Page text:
As we’ve already stated in the full quote, let’s now discuss the necessary context of the quote so that one may understand what Kierkegaard is driving at.
When and Where Did Kierkegaard Say It?
The Kierkegaard quote comes from his work Concluding Unscientific Postscript to Philosophical Fragments. The book, originally published in Danish, was first published on February 28, 1846. Despite his influence and status among Philosophers, the book was only first translated into English in 1941. The book is preceded by his works Stages on Life’s Way and subsequently followed by his work Two Ages: A Literary Review.
Breaking Down The Quote
To categorize the quote, note that Soren Kierkegaard‘s quote is one of his arguments for the existence of God. Prior to this line, Kierkegaard argues that an objective truth regarding the existence of God cannot be arrived at through logic and rational deliberation. While one might assume that all philosophy approaches the discussion from a standpoint of logic and rational inquiry, one would be mistaken. It is Kierkegaard’s point that acknowledges the areas of truth that cannot be derived at through either logic or reason (or both) is actually crucial to the enterprise of knowledge acquisition. More to the point at hand, Soren argued that instead of an objective approach to the question of the existence of God (a focus on facts, logic, finding certainty..etc.) we should employ what Kierkegaard describes as a subjective search.
What Did Kierkegaard Mean By Subjective Search?
By subjective search, Kierkegaard means that we look inward towards ourselves for our own personal truth (subjective truth) which is an “objective uncertainty that is held fast in an appropriation process that is of the most passionate inwardness.” In this subjective truth, we find a different kind of truth, one that dictates our beliefs and our actions despite the fact that it is at odds with our objective view of the world.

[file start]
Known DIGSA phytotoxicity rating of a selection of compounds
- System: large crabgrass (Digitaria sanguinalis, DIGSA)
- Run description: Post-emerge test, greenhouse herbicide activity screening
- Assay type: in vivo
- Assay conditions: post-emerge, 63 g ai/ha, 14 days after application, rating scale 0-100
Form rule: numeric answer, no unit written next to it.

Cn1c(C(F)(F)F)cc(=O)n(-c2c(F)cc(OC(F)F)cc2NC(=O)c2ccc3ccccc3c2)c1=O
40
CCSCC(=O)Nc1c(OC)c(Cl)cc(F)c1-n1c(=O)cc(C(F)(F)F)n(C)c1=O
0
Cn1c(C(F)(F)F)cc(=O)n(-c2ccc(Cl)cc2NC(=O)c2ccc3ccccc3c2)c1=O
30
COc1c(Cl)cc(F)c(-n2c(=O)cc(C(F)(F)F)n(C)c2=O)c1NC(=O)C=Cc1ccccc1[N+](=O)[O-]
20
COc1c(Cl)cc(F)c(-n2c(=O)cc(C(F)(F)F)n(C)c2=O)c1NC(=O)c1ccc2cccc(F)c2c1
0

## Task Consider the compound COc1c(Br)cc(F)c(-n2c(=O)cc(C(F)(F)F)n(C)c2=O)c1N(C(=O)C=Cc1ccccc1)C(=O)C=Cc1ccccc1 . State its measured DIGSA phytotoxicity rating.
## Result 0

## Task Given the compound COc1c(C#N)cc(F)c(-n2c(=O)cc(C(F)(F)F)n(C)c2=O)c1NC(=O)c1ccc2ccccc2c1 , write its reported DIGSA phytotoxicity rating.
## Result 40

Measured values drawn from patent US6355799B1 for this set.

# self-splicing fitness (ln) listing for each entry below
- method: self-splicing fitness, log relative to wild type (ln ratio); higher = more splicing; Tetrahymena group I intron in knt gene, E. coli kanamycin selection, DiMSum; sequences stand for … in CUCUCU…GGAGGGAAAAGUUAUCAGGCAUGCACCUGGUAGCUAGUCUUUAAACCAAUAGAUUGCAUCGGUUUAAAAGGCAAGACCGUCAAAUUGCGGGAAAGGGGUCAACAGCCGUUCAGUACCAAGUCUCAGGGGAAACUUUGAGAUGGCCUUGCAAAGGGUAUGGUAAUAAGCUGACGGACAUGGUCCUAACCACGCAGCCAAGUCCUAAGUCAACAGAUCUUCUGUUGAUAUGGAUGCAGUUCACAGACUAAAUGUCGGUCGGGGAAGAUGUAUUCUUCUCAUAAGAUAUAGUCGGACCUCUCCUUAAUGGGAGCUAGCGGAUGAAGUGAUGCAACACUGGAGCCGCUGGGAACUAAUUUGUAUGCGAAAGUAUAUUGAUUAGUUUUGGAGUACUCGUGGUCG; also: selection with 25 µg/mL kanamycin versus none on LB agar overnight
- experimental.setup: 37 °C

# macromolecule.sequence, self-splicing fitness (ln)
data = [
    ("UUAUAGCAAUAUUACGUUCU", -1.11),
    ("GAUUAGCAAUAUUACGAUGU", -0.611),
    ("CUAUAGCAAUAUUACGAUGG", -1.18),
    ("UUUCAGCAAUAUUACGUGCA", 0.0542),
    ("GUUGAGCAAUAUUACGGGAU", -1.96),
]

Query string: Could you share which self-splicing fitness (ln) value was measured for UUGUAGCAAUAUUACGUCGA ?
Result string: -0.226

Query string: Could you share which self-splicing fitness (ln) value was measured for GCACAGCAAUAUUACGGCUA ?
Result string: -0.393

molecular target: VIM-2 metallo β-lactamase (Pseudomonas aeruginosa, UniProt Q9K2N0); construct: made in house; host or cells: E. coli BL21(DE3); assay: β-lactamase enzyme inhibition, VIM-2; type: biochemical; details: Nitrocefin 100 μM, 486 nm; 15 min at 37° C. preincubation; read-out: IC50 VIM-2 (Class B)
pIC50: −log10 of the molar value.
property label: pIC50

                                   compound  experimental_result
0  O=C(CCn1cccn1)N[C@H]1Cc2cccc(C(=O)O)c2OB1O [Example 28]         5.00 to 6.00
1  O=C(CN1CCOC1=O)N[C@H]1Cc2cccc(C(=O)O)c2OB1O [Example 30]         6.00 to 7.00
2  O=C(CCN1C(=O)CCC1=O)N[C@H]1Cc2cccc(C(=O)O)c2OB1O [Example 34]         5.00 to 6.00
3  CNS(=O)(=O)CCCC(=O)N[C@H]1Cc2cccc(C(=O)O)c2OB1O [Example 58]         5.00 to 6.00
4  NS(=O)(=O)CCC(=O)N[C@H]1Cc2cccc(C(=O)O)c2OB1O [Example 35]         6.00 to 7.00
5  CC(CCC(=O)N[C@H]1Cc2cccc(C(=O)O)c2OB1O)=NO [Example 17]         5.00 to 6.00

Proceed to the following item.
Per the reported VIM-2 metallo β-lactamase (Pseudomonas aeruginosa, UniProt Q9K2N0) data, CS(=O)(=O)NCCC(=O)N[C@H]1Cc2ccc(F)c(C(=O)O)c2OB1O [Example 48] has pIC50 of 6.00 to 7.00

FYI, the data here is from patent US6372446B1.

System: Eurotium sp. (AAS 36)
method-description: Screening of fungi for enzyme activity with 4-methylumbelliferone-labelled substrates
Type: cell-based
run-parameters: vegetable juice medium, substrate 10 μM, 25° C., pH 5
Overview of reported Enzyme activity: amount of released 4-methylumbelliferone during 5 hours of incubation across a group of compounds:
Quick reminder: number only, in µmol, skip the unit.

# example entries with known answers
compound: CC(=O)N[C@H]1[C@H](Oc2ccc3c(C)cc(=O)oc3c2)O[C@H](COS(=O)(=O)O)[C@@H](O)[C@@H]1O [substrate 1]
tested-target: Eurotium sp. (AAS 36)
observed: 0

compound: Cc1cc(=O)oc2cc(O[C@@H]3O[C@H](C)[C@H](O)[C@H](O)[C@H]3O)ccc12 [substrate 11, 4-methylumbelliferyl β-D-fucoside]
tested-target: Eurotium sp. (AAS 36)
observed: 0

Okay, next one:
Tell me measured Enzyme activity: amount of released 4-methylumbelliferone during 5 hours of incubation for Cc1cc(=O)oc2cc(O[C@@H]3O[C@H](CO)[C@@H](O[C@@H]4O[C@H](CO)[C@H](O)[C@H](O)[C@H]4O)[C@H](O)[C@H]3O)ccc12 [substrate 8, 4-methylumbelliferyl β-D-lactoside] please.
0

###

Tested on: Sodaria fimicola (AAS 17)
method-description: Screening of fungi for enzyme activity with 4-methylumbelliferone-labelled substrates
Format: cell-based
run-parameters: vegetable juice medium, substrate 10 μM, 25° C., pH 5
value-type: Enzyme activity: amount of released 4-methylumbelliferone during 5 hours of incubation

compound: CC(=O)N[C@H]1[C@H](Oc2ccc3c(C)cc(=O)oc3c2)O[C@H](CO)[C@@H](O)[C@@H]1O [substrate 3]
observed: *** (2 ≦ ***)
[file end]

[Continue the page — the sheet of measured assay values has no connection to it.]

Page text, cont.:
It was Kierkegaard’s explanation of the story of God telling Abraham to kill his son Isaac. One of the most seemingly barbaric stories of the bible to me, but Kierkegaard used this as an example of just how crazy faith is. It’s an example of the leap that one takes despite the fact that it may contradict clear objective truth. This is what people mean when they use the phrase “A Kierkegaardian leap of faith”, in order to describe an action that one must accept regardless of an evidentiary basis for the decision and even in the face of all known evidence to the contrary (Abraham had every reason to believe that he was about to kill his son Isaac as he did not know God would intervene last second).
Kirkegaard in More Context
According to theologian and Christian Apologist Edward Connell, Kirkegaard is arguing that “the only concern for a Christian is this: whether the Christian himself is truth as a living subject.” Fundamentally, Kirkegaard believes that once you accept the reality of the subjective experience, you are disassociating yourself from the objective tools of logic and evidence.
Faith is precisely the contradiction between the infinite passion of the individual's inwardness and the objective uncertainty. If I am capable of grasping God objectively, I do not believe, but precisely because I cannot do this I must believe. If I wish to preserve myself in faith I must constantly be intent upon hold- ing fast the objective uncertainty, so as to remain out upon the deep, over seventy thousand fathoms of water, still preserving my faith.